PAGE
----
Figure 1: The rise and fall of Dunwich as measured by the population and the number of important buildings.

Figure 1: The rise and fall of Dunwich as measured by: (Top) the number of ecclesiastical buildings, (Middle) The population and, (Bottom) the economic value of the town as paid to the crown in taxes. The dates of significant events are highlighted. The period 1250-1450 was perhaps the most devastating in its history.

Figure 2: Decline of Dunwich

Figure 2: The decline of Dunwich was also linked to the economic viability of the town as a harbour. As the spit grew, Dunwich harbour silted and finally blocked. The Blythe and Dunwich rivers forced a new exit across the spit to the north, becoming permanent in the 16th century. Over time different attempts were made to cut new exits to the Dunwich harbour, and raids and murder were made on the Southwold and Walberswick seamen.

Most scholars agree that Dunwich was most probably the site of a Roman coastal fort, and was certainly a Saxon settlement (Comfort 1994; Bacon 1979). Divers from Suffolk Underwater Studies have tried to locate artefacts from the seabed to verify this theory, but so far without success (Bacon & Bacon 1975). The size of the original city is unknown, but was sufficiently important to have once been the seat of the first Bishop of East Anglia, and to have received Royal Charters for a Market and a mint (Bacon & Bacon 1979, Chant, 1986). In 1086 Dunwich was one of the ten largest towns or cities in England (Comfort, 1994). The wealth of Dunwich was based on sea trade and fishing. Indeed, the initial demise of the city is as much related to the continual battles to preserve the open harbour as to the physical losses arising from coastal erosion (Figure 2). In the 13th century, the city of Dunwich contained up to 18 ecclesiastical buildings (of which two remain Greyfriars monastery and St James - chapel to the Leper Hospital), a mint, a large guildhall and several large important houses (Comfort, 1994, Bacon & Bacon, 1979). The population has been estimated at over 5000 at its height, with at least 800 taxable houses, and an area of c.800 acres (Comfort, 1994).

Loss of land at Dunwich is recorded as early as the Domesday book when over half the taxable farmland was lost to the sea between 1066 and 1086. Major losses were subsequently reported in the storms of 1328 and 1347, the latter resulting in the destruction of significant property (c.400 houses) in the low lying portions of the city. The decline of the city continued with losses in 1560 and 1570 such that by 1602 the town was reduced to a quarter of its original size (Comfort 1994; Bacon 1979). Further storms in 1740 flattened large areas of the remaining city, so that only All Saints church remained. The loss of All Saints has been well chronicled since it occurred during the early 20th century, finally disappearing over the cliff edge in 1919 (Figure 1). As of 2007, a final fragment and a single tombstone of All Saints Churchyard remains, and the south east corner of Greyfriars Monastery wall has started to collapse down the cliff.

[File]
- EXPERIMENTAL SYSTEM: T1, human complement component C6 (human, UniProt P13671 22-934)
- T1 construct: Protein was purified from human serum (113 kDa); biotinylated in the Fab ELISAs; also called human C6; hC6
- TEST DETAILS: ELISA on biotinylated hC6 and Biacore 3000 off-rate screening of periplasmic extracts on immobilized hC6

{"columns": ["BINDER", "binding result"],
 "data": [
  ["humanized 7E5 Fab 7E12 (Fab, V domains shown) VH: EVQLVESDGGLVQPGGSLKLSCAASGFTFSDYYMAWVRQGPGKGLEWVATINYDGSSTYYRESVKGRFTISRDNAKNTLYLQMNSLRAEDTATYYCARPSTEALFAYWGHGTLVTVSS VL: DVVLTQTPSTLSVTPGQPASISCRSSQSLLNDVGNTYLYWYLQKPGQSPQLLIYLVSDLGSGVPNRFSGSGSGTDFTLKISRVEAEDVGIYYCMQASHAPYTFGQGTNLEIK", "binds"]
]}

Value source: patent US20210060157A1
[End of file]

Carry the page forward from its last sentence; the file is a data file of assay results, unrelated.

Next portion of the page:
All Saints Church 1736 All Saints Church 1750 All Saints Church 1780 All Saints Church 1903 All Saints Church 1905 All Saints Church 1910 All Saints Church 1912 All Saints Church 1930

Figure 3: The demise of All Saints church Dunwich. The decay and collapse of this the last of the town churches, epitomizes the decay of Dunwich in the late 18th to early 20th centuries. The ruins
attracted the attention of artists (including Turner), writers and poets. The ruins of All Saints now lie covered by the inner sand bank with some exposed in the gully that lies between the beach and the bank.

Figure 4: Last remaining tombstone in All Saints ChurchyardFigure 4: Last remaining tombstone in All Saints Churchyard; to Jacob Forster, died 1796 aged 35. Human bones eroded from the church yard and recovered from the beach had been placed beside the tombstone. The juxtaposition of life and death is no where more apparent than at these sites.

Figure 5: outheast section of Greyfriars monastery perimeter wall collapsing over the cliff. (Feb 2007)Figure 5: outheast section of Greyfriars monastery perimeter wall collapsing over the cliff. (Feb 2007). The beginning of the end for the last great monasatic building in Dunwich.